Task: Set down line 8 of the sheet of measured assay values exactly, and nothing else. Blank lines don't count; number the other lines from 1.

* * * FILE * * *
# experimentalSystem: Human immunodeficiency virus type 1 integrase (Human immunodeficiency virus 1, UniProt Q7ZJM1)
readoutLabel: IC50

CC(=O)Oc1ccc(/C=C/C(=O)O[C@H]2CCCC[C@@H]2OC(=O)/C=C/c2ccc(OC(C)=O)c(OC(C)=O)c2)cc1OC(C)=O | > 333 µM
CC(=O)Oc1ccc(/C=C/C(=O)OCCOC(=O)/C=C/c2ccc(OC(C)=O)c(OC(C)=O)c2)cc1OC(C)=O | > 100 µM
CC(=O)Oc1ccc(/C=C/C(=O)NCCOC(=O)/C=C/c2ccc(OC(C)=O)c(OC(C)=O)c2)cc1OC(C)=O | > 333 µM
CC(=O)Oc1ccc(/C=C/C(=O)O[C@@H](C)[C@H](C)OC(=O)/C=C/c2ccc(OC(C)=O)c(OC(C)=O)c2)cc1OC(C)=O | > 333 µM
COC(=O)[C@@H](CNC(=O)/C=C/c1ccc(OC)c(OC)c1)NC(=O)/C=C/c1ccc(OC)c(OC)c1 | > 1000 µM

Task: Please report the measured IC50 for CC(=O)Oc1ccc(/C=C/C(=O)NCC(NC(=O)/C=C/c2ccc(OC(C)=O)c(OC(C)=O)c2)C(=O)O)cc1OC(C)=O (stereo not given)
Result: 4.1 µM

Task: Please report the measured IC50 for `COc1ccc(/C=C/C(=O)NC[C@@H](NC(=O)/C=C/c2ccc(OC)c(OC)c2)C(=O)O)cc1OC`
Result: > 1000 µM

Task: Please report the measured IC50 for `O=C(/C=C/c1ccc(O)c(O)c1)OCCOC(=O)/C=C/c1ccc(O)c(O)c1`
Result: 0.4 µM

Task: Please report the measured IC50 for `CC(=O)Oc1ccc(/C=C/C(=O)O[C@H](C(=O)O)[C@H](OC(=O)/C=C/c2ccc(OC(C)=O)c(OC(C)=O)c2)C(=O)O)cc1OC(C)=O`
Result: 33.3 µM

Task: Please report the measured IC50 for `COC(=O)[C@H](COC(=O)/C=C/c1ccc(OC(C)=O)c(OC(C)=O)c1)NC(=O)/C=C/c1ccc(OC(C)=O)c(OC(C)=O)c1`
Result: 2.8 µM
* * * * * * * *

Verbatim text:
Task: Please report the measured IC50 for CC(=O)Oc1ccc(/C=C/C(=O)NCC(NC(=O)/C=C/c2ccc(OC(C)=O)c(OC(C)=O)c2)C(=O)O)cc1OC(C)=O (stereo not given)